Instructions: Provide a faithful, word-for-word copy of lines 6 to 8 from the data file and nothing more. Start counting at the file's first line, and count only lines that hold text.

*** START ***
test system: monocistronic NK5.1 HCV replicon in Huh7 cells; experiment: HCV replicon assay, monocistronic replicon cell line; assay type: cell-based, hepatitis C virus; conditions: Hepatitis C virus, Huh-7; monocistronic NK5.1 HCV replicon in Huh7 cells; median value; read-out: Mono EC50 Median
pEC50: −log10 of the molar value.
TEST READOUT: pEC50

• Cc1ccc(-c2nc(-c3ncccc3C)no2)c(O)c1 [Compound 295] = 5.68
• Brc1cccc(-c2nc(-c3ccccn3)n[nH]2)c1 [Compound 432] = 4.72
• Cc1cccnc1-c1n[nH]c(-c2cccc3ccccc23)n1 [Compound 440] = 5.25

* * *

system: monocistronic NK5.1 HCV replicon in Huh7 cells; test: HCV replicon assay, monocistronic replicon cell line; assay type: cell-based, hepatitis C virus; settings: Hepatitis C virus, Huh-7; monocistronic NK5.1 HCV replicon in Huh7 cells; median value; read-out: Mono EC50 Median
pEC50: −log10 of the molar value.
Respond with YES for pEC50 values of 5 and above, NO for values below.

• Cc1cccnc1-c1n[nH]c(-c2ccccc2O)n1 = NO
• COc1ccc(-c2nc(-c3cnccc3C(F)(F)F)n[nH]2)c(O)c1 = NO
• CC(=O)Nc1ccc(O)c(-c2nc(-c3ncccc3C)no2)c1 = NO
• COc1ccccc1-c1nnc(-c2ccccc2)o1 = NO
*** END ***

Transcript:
• Cc1cccnc1-c1n[nH]c(-c2cccc3ccccc23)n1 [Compound 440] = 5.25

* * *

system: monocistronic NK5.1 HCV replicon in Huh7 cells; test: HCV replicon assay, monocistronic replicon cell line; assay type: cell-based, hepatitis C virus; settings: Hepatitis C virus, Huh-7; monocistronic NK5.1 HCV replicon in Huh7 cells; median value; read-out: Mono EC50 Median